Skip to 0 minutes and 2 secondsMAN: FutureLearn. [THEME MUSIC] UNSW Australia. Touching base.

Skip to 0 minutes and 12 secondsDENISE BECKWITH: Touching Base was established in the early 2000s after the two groups, people with disability and sex workers, came together and realised that there are parallels between the two communities. And they decided that because of the physical aspects of seeing a sex worker in some establishments, that some people need to see sex workers in their own home or where they reside, whether that be a group home. And so they decided that this group would come together and join forces. I am a past vice-president of Touching Base. My current role is the referral officer. So I make the referrals on behalf of people to sex workers.

Skip to 1 minute and 0 secondsAnd that can be actually making phone calls on behalf of people, like to sex workers to set up appointments. But it can also be actually just giving them the number and names of people so they can follow up on their own behalf. Touching Base offers training to sex workers. It's called professional development awareness training. Sex workers have always been working with people with disability. However, this gives it some formality and some extra skill development, because when I have made referrals on behalf of people with disability in regards to the topic of seeing a sex worker, I've had referrals from parents. I've had referrals from friends.

Skip to 1 minute and 46 secondsAnd they need to know that it is possible, but they want it done in the safest and the most sensitive way. So this training provides that safety and that security for people in that they see that they've gone through training. And it's not safety as in safe sexual practises, necessarily. It's safety as in they're not going to be tormented, or they're not going to be laughed at because they want to try different things, because sex workers see the value in seeing their appointments as a way of developing people's skills. So they need to develop their skill about communication and different communication methods such as communication devices, and communication boards, and things like that, because some of the clients are non-verbal.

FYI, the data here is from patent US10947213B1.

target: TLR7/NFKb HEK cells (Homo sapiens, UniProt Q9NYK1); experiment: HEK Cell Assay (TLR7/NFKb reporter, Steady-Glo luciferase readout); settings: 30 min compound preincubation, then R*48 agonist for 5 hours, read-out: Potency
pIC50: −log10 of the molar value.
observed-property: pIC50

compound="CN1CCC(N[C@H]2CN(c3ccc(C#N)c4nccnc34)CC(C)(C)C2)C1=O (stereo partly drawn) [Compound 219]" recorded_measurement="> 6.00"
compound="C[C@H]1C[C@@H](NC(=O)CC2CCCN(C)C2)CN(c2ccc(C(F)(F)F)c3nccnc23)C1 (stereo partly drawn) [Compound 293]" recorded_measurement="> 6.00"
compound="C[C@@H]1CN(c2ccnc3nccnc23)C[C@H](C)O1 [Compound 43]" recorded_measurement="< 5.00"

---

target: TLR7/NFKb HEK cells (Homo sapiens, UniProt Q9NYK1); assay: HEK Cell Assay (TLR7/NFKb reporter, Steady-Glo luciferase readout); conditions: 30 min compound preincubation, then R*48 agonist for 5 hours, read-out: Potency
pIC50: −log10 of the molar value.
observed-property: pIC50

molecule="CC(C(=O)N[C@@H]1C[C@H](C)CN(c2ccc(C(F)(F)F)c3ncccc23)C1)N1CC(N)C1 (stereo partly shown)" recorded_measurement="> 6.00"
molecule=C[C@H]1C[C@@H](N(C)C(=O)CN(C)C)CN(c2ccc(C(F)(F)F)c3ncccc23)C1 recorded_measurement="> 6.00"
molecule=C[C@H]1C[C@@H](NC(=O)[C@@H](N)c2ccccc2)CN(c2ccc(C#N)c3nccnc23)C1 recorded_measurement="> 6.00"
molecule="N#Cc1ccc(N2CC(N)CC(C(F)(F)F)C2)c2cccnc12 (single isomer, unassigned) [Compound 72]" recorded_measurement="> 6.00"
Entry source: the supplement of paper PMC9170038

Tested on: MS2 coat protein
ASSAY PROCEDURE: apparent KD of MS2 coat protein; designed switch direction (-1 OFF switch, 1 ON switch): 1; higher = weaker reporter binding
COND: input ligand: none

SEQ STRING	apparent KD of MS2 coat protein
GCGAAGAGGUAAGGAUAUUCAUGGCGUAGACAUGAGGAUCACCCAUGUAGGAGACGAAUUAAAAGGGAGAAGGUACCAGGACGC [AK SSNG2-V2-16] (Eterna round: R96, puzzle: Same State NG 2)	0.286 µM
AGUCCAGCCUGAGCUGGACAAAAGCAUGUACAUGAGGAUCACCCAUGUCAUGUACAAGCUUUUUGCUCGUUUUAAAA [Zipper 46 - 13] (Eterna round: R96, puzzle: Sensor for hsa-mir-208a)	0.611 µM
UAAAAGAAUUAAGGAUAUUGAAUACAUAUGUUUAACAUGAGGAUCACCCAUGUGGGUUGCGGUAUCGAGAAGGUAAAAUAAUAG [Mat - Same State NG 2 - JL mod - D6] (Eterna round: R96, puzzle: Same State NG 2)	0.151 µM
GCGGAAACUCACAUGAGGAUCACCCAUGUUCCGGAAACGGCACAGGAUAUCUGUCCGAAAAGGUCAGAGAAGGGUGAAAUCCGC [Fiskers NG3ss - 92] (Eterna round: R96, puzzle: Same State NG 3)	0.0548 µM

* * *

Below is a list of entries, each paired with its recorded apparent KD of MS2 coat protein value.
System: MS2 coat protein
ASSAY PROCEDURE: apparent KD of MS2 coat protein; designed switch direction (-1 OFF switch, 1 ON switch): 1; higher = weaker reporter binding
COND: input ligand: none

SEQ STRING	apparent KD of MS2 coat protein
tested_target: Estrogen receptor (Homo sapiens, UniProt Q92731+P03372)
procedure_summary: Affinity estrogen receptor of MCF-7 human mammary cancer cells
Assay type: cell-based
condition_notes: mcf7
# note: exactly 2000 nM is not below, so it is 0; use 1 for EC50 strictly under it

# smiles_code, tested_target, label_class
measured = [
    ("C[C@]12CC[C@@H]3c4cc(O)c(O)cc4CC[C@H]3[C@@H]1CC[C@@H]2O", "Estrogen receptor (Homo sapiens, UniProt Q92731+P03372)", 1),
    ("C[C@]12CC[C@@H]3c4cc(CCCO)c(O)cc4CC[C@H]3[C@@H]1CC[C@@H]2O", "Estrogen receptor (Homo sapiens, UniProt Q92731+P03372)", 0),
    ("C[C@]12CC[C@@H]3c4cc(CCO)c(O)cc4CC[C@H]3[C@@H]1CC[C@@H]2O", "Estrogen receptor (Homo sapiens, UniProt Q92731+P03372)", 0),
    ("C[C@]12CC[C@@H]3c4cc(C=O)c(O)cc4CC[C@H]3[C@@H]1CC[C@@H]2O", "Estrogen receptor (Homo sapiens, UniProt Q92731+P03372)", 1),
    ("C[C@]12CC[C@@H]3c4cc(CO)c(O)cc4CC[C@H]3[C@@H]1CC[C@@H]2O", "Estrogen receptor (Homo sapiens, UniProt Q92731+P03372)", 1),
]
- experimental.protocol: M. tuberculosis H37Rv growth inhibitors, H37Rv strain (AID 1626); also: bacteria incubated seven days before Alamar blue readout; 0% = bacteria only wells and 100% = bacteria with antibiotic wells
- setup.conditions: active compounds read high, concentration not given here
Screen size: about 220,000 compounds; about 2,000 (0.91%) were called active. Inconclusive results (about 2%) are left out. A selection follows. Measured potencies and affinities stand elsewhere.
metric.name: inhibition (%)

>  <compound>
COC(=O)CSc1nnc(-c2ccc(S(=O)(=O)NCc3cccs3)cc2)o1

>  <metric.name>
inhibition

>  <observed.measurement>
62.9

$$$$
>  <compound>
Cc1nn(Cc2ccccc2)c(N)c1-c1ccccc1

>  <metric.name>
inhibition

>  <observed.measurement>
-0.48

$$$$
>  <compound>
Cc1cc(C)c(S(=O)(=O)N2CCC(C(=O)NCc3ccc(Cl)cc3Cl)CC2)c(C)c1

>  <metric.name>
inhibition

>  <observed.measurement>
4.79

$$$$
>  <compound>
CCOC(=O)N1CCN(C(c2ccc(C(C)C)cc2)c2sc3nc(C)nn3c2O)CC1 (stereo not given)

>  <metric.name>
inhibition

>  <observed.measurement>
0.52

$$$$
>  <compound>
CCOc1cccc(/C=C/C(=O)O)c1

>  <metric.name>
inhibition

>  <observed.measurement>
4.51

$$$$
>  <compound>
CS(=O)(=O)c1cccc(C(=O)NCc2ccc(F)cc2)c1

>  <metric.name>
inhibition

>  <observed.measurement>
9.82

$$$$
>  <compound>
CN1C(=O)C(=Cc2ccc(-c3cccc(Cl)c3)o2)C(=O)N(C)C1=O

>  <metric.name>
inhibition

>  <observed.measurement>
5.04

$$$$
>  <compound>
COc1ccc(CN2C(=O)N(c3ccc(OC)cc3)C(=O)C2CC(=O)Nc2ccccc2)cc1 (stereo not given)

Skip to 2 minutes and 41 secondsBut they are able to express consent. Touching Base does involve both advocacy and activism. It came together as a group to do just that. I mean, recently, they have developed resources, plain English resources, and they are about the process of accessing a sex worker and the process of going to a brothel, so a sex establishment. And it breaks it down in very plain English in a non-confrontational way. And it is about doing that. So we advocate with other sex workers to increase their knowledge and awareness. Within the service provider land, we also do work around sexual expression-- and sexuality for people with disability is a form of expression that people with disability want to experience, and they want to have.

Skip to 3 minutes and 44 secondsSo services and service providers have to be open to the idea of that. So we provide training to service providers as well. And what that involves is actually seeing people with disability and them telling their experiences of seeing a sex worker. But it also involves them meeting a sex worker and not being confronted by it-- like, just seeing them as an everyday person. So it's breaking down a lot of those barriers that-- people with disability are just everyday people. And so are sex workers. So that has involved a lot of advocacy and activism, because we've had stories where services go "No," plain, straight up, "no, a sex worker can't come in here."

Skip to 4 minutes and 33 secondsI had a group home where the group home actually said, "Oh, no, we can't have sex workers come in. It will open up a can of worms for other clients as well. So they can't see clients in there." And I'm going, "No, you can't not allow the person to see clients there, because they pay rent to you. They are a tenant." In the state of New South Wales, sex work is not illegal. So therefore, you can have a sex worker in your home. A group home is someone's home. So therefore, they should have the right. And they do have the right to have a sex worker there. So I've had to do that as an advocate quite often.